This name is especially applicable to Israel because of the geographical position of their country. (Cf. Numbers 23:9, “The people shall dwell alone.”) They were away, off the beaten track of the nations, shut in, and, as it were, hidden, by the deserts on the east and south, the sea on the west, and the mountains on the north, from the rest of the world. But the expression in the text is applicable to all God’s people everywhere and always. They are his hidden ones. And we note concerning them –
I. THE FACT – THEY ARE HIDDEN.
1. Their physical life God often hides from those who would destroy it. Not always does he do this, but often, as Peter from Herod (Acts 12.; and cf. Obadiah’s hiding of the prophets, 1 Kings 18:4). And how often God has hidden his servants in wildernesses, glens, mountain heights, catacombs, etc.! The adversary would fain have destroyed them all, as the wolf the sheep; but they have not all been destroyed, the sheep yet outnumber the wolves.
2. Their spiritual life is ever a hidden one. For it resides not in themselves, but in another, as the life of the branches is in the vine (John 15.; Colossians 3:3). The principles that govern it are not known or understood or appreciated by the world. Its law of self-sacrifice, meekness, etc. Except by uncertain conjecture, the world knows nothing of its springs of action and its controlling motives. The practice of this life is also so different from the world’s life. It is meek, retiring, not loving notoriety; it pursues a lowly and unnoticed way; it has no eye for worldly pomp, no ear for worldly applause. It is not necessarily identified with any places, or seasons, or forms of worship, or order of men; but whilst generally using more or less of them, is independent of them all.
3. And this condition of God’s hidden ones is of their own choice. (Ruth 2:12; Psalm 91:1; Psalm 143:9.) They love to have it so. The hidden life is, in their esteem, the blessed, the secure, the eternal life.
4. It is God who hides them. (Cf. Psalm 31:20; John 10:28.) He does this by his providential care and by keeping them in his own love. And the majority of them he has hidden from men below in his own blessed presence in heaven. The Church on earth is a little flock indeed, not absolutely, but in comparison with the vast flock in the heavenly pastures, and there they are forever hidden from all the malice and might of men or of the devil.
II. WHAT THIS FACT IMPLIES.
1. Their preciousness in the sight of God. Things common and cheap we do not hide, or those for which we do not care. Jewels are hidden oftentimes, and God calls his hidden ones his jewels (Malachi 3:17). And how could they be other than precious, when we remember their cost! – “redeemed with the precious blood of Christ;” each one was bought with that price. And God deems them precious, also, for their own sakes. They can and will respond, ever more and more perfectly, to that love in the heart of God which, like all love, yearns for a response such as they only can give.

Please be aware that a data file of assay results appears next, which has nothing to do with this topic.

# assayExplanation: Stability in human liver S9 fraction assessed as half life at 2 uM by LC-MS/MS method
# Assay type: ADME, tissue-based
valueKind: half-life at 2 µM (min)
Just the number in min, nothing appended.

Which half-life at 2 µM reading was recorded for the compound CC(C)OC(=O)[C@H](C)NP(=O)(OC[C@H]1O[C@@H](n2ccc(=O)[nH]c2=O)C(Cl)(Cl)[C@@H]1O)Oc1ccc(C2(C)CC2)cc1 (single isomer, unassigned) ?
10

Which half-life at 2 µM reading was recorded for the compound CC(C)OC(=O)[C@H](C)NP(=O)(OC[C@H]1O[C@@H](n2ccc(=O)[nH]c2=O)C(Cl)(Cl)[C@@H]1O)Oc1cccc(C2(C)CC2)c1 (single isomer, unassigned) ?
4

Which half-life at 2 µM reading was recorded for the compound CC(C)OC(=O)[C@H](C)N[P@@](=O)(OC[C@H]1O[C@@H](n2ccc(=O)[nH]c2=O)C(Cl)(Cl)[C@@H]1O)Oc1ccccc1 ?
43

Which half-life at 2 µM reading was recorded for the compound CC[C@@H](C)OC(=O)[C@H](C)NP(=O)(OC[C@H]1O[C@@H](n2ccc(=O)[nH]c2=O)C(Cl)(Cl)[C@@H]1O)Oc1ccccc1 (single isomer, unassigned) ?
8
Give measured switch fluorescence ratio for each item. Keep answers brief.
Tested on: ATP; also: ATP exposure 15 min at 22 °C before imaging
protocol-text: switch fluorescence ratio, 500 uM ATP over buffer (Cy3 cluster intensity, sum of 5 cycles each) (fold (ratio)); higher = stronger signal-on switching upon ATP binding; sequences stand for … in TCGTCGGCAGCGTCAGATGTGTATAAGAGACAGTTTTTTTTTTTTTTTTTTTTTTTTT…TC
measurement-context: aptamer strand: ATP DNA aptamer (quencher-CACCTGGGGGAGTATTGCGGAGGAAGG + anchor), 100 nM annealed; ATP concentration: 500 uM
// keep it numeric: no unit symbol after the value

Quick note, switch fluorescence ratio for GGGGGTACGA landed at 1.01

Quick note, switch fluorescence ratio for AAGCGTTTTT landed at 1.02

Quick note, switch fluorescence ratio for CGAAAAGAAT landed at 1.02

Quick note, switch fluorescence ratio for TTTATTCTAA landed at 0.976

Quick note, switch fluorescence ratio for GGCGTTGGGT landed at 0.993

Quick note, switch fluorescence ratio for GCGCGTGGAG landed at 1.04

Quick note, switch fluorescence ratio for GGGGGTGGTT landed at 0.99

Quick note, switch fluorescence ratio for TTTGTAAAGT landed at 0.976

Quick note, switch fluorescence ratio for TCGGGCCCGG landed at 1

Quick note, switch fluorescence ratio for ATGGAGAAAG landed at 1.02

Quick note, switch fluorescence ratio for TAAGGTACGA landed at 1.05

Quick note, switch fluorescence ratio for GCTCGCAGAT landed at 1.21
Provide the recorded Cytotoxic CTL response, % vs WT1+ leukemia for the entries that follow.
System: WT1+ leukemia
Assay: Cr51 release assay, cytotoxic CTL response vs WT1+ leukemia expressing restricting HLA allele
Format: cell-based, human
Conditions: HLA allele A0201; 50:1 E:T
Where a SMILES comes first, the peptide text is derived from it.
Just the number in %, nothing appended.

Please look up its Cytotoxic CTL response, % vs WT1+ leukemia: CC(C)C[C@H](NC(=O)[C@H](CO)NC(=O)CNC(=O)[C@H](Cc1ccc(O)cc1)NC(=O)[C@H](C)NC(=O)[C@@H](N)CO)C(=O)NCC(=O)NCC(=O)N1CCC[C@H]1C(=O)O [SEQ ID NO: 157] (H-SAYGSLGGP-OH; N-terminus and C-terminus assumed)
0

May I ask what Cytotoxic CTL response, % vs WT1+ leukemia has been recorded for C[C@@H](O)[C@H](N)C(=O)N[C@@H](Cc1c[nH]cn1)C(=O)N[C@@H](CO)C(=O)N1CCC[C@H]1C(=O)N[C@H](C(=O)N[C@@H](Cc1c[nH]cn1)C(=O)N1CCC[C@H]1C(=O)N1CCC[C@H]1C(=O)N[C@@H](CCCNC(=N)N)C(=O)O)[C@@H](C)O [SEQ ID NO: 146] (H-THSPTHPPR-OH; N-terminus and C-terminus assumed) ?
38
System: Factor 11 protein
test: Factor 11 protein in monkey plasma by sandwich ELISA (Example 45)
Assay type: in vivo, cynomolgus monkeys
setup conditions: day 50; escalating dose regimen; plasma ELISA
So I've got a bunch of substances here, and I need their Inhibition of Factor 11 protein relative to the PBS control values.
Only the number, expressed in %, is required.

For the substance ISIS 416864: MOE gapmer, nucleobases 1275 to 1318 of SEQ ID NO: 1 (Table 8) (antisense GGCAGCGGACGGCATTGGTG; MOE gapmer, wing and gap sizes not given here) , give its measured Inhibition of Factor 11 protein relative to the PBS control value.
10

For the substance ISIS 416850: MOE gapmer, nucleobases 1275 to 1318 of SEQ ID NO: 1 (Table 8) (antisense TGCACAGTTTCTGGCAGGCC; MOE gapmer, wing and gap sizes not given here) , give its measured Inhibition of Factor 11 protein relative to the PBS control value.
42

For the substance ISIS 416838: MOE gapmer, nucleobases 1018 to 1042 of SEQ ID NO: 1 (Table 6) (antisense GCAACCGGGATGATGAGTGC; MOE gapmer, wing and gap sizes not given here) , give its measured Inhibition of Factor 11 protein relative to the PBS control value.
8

2. Their peril. God would not have hidden them as he has were they in no danger (see text). And how perpetually did our Lord bids us “watch and pray”! The world, the flesh, the devil, are ever bent on doing us harm. We are safe only as “our life is hidden with Christ in God”
3. Obscurity. The world knows us not, even as it knew him not. See how all but unbroken is the absolute silence of secular history as to the birth, life, death, and resurrection of our Lord, and as to the history of his Church, until its marvelous growth and supernatural power compelled its attention. And still, the fame, layout, and honor of the world are things which none of God’s hidden ones may seek (John 5:41, 44).
4. Safety. (Psalm 91., the whole psalm.)
5. The love of him whose hidden ones we are.
III. TO WHAT IT SHOULD LEAD.
1. To the deep love of God. Whatever God has given you, he has given and he can give nothing like this – numbering you among his hidden ones.
2. To stay where you are. Dwell in the secret place of the Most High.
3. To have done with forebodings, murmurings, and helpless grief. Should such as you be chargeable with such things?
4. To confession of God’s love to you before your fellow men.
5. To all holy endeavors to bring others where you are
The Canadian dollar has reached parity with the U.S. dollar for the first time since 1976. They are now equal in value. The euro also soared to its highest-ever level against the dollar, trading above $1.40 for the first time since the currency was introduced in 1999.
So why is the dollar plunging, and what impact does that plunge have on U.S. and world markets? Here’s a look at some of the reasons for the dollar’s fall, and the consequences
Why the Weak Dollar?
There are several reasons. First, there’s the difference between the interest rate in the United States — the one the Federal Reserve just dropped by half a percentage point to 4.75 percent — and the interest rates of other central banks around the world.
When the United States dropped its rate, other banks did not follow. Now the spread between the interest rate at the European Central Bank (home of the euro) and the Federal Reserve (home of the dollar) is smaller than it has traditionally been, and that has weakened the value of the dollar against the euro. Put another way, you would get a better interest rate return holding a euro than a dollar.
Second, central banks around the world have been diversifying their holdings away from dollars to euros, British pounds and so on. That means there are more dollars out there in currency markets available to purchase. More dollars floating around means diminished value.
What Effect Does This Have?